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A Rational Look at Christianity; Basing Reason in Truth

Leading Atheist Philosopher Converts to Theism

Anthony Flew has been one of the leading atheist philosophers for some time now. His father was a Methodist minister, but he left Christianity and became an atheist at the age of 15. He is a Professor of Philosophy and has written well over a dozen books on philosophy and atheism. Over the years he has engaged in many debates with theists on the question of the existeince of God--always espousing the side of the atheist. Leadership U has a biography for him:

Professor Anthony Flew: D. Litt. (Keele) Casberd Scholar of St. John's College, Oxford. He received the John Locke Scholarship in Mental Philosophy (1948). Professor of Philosophy in York University, Toronto. Professor and lecturer at various institutions including King's College, University of Aberdeen. He has held numerous academic positions including philosophy advisor for the Commonwealth Scholarship Commission in London and visiting lecturer on behalf of the British Council to Poland, Burma, Thailand, Argentina, and Brazil. He is corresponding member of the Committee for the Scientific Investigation of the Claims of the Paranormal, Member of the Council of the Royal Institute of Philosophy, Member of the Academic Advisory Board of the Adam Smith Institute, Vice-President of the Rationalist Press Association, Member of the Voluntary Euthanasia Society (1974-79), and Foundation Member of the Council of the Freedom Association. His writings include: God and Philosophy (Harcourt Brace & World, 1967); The Presumption of Atheism (Pemberton/Elek, and Barnes & Noble, 1976); and A Rational Animal (Clarendon, 1978); Professor Flew is generally regarded as the most influential contemporary representative of philosophical atheism.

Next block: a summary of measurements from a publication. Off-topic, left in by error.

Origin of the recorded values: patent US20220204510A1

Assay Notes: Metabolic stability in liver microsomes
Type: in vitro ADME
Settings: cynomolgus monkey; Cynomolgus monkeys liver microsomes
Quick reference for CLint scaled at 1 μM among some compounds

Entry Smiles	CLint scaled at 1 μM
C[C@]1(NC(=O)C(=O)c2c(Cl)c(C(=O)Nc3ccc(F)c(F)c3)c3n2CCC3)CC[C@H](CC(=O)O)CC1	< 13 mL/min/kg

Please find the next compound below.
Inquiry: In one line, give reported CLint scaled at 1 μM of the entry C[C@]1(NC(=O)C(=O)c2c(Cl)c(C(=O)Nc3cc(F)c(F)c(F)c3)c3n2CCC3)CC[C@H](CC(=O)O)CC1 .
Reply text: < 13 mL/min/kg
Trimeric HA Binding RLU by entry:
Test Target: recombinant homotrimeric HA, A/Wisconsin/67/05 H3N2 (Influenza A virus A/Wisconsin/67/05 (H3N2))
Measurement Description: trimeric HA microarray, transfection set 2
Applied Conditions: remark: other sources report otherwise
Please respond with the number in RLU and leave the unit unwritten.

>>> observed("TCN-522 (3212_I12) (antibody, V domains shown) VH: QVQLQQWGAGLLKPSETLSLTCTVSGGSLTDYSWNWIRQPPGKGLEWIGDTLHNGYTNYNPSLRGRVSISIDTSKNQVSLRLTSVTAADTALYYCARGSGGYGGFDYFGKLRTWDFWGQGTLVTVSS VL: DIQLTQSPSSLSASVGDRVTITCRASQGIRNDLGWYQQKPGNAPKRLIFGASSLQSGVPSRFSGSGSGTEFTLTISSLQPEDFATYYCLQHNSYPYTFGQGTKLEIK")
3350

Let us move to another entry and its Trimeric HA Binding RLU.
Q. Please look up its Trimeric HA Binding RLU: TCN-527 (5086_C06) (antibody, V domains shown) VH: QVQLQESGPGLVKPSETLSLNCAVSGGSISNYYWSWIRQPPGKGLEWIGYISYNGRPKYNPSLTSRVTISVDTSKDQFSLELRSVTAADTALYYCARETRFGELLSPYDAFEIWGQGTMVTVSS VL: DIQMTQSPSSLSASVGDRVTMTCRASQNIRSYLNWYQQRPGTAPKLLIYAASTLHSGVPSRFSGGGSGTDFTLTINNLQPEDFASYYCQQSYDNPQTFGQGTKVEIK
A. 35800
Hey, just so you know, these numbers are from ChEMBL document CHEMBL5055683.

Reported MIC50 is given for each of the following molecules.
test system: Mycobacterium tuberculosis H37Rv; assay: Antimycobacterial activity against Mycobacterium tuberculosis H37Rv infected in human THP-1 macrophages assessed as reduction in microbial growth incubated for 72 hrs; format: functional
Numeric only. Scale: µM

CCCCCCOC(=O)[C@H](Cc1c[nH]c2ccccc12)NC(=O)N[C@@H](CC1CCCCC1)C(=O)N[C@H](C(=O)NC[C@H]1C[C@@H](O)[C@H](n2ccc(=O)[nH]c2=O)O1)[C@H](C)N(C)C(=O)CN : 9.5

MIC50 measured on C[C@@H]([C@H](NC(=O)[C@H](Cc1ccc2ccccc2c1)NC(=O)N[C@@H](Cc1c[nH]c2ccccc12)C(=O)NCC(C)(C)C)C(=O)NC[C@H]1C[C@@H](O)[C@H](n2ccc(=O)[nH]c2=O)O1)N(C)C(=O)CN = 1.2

But things change. Even atheists. Even the "most influential contermporary representative of philosophical atheism." (Richard Carrier of the Secular Web, who has been trying to downplay the possibility of a Flew deconversion, has to admit that Flew's "name and stature are big. Whenever you hear people talk about atheists, Flew always comes up.").

Rumors that Flew was growing increasingly sympathetic to theistic ideas have floated around the internet for many months. Those rumors have been confirmed. In an interview with the Associated Press, Flew stated that he has concluded that scientific evidence -- akin to that espoused by the Intelligent Design movement -- has lead him to conclude that there is a God.